HB: What attracted you to the subject matter?
KW: So, the starting point for this movie was me asking myself what I would do if I were in those shoes of Soo-Hyun, how would I take my revenge and enact upon him the same exact terror and pain and fear that I felt and return that exactly to him, to satisfy that desire. So, it’s kind of a fantasy of revenge that we all at one point have in our lives and I think that what I was trying to do was opting on lingering the camera during certain scenes probably longer than I should have, or going over the limit of what we are used to just a little bit to really drive the point home, in a way, to more exactly transfer that pain and hurt to the serial-killer, Kyung-Chul, and in that transference of those pains to him, have that transfer over to the audience as well, so when they feel that discomfort and that pain, they can feel that point driven home to them because it’s just a little bit longer and a little bit over the limit of what they’re used to.
HB: How did you come to cast Choi Min-sik (Oldboy)?
KW: I didn’t, in fact, cast Choi Min-sik in this film, it was the other way around, he brought this script to me instead. Fans of these two actors in Korea, often compare this movie, saying that it was a clash between the villain from Bittersweet Life, and Choi Min-sik from Oldboy, to the point where a variation of that was used for the ad copy of the film, saying ‘One of the most funny, energetic actors, Cho Min-sik, clashes against a very cold, nuanced, Lee Byung-hun.’” So there was already, beyond the casting, much interest in these two actors coming together and kind of facing off in a film.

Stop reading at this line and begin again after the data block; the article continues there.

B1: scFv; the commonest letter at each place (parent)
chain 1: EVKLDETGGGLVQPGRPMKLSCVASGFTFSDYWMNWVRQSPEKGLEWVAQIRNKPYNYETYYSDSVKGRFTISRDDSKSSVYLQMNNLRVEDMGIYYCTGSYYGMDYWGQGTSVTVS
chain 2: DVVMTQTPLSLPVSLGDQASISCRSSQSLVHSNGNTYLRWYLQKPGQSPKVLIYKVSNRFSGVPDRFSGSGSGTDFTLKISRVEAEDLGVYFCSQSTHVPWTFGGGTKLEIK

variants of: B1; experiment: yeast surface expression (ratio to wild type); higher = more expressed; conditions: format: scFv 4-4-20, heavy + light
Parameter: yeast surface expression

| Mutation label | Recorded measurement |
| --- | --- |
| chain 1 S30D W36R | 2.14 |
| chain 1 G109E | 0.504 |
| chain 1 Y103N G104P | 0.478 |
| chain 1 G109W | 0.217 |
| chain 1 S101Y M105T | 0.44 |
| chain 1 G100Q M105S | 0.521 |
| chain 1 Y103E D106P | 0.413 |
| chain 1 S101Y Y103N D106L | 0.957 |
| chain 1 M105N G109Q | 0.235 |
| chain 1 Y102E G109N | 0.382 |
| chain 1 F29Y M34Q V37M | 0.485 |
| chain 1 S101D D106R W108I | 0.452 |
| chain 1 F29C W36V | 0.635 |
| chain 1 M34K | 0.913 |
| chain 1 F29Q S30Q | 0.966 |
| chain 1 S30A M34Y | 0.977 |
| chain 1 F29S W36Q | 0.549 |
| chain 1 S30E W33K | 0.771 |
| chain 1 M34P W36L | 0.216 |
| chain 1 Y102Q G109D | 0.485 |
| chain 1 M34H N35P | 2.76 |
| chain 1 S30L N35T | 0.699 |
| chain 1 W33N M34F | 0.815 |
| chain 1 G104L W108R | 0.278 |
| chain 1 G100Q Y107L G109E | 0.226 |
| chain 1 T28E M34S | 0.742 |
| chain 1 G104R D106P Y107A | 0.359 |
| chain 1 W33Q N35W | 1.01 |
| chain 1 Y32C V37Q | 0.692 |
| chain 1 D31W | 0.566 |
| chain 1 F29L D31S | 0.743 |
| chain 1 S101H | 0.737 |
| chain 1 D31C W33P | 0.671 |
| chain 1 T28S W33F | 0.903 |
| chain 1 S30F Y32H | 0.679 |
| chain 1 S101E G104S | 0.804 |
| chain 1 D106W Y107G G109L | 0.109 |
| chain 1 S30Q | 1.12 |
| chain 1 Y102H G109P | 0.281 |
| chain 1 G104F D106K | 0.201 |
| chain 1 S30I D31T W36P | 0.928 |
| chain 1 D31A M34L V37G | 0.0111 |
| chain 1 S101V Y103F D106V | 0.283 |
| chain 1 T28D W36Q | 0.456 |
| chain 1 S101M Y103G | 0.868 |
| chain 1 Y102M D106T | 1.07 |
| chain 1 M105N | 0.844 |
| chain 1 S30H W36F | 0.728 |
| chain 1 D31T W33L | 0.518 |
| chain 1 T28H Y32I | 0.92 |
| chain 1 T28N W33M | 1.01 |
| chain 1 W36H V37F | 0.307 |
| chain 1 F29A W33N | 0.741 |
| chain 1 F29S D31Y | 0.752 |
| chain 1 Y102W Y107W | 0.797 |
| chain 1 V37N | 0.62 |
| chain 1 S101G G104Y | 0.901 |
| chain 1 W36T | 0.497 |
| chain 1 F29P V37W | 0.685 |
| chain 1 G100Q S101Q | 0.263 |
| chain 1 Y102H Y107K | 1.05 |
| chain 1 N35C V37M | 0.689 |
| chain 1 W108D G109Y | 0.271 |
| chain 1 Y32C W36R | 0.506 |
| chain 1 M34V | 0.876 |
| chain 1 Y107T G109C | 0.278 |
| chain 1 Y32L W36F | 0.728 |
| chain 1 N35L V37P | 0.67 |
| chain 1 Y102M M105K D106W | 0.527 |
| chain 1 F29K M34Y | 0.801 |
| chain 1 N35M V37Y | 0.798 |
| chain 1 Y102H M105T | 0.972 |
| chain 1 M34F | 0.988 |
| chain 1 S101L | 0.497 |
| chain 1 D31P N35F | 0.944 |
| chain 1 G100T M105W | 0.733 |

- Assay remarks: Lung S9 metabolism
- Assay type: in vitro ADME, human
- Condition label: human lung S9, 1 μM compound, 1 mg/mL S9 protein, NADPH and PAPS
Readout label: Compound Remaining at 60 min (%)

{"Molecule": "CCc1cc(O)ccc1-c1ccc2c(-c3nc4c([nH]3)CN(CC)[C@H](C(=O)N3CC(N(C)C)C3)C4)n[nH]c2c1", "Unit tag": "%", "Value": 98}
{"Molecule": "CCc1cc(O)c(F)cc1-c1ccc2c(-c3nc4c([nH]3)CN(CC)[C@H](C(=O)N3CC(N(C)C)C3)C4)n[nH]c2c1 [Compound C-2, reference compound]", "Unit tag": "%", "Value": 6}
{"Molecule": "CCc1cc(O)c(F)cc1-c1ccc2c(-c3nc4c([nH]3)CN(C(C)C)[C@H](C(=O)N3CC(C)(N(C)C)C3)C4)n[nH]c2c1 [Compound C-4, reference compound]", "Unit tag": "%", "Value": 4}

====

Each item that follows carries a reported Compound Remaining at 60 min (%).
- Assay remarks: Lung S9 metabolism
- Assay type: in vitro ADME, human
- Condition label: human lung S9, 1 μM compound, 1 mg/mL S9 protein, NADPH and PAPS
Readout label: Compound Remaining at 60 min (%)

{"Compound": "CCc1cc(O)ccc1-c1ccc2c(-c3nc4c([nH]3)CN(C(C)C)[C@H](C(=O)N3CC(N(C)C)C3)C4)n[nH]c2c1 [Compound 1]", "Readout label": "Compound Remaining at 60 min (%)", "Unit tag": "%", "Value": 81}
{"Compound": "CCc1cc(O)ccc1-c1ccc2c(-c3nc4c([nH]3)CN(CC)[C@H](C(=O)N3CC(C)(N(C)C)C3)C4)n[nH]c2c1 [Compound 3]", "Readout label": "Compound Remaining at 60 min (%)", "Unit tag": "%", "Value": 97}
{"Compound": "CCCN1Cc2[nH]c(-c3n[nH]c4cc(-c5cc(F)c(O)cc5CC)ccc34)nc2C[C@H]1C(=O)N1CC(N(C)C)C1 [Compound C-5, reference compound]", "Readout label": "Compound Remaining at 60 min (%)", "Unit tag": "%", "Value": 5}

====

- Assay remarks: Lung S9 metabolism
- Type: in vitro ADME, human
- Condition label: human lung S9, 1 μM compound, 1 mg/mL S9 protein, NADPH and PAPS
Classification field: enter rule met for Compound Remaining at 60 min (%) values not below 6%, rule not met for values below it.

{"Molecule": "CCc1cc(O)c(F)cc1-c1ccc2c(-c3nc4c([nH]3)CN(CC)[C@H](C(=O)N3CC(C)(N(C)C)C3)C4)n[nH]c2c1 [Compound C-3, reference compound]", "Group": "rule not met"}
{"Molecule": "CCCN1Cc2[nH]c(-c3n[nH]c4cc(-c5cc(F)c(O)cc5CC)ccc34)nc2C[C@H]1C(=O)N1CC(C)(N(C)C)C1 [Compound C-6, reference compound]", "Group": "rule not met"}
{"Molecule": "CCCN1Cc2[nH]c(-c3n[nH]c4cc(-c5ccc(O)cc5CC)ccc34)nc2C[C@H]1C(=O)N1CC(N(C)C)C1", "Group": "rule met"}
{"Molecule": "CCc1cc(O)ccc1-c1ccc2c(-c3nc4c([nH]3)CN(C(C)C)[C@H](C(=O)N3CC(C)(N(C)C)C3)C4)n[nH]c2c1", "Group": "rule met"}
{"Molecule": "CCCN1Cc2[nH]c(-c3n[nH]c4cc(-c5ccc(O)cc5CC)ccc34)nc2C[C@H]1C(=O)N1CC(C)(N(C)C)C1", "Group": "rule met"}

HB: And what are you, as the filmmaker, getting out of creating an unpleasant experience for the audience?
KW: It’s really one of the things I wanted the audience to feel, this uncomfortable kind of pain that they might get from watching this film, to make that pain, the hurt, really palpable and drive that point home to the audience, in effect. I think that if the audience didn’t feel some kind of pain like that, then it would have been a ‘fake’ kind of movie, it would have been just a regular kind of popcorn flick, where it’s just something to cast aside, but if the point is really driven home, then people are able to walk out of the theatre thinking ‘I’m glad my life is so much more peaceful than what I’ve just seen, then it would, there would be nothing more that I would want from them.
HB: So your film has a positive message?
KW: I’m hoping that what we see, that the pressure of the genre film, the pressure of this film within the genre is not too overbearing, it’s not a pure horror film that people will watch and be scared of but rather that once they’ve watched it, they’re able to have that sigh of relief, and like I said, appreciate and enjoy the peace that we have in our lives, and that would be the ultimate message I guess.
Read our I Saw the Devil review here.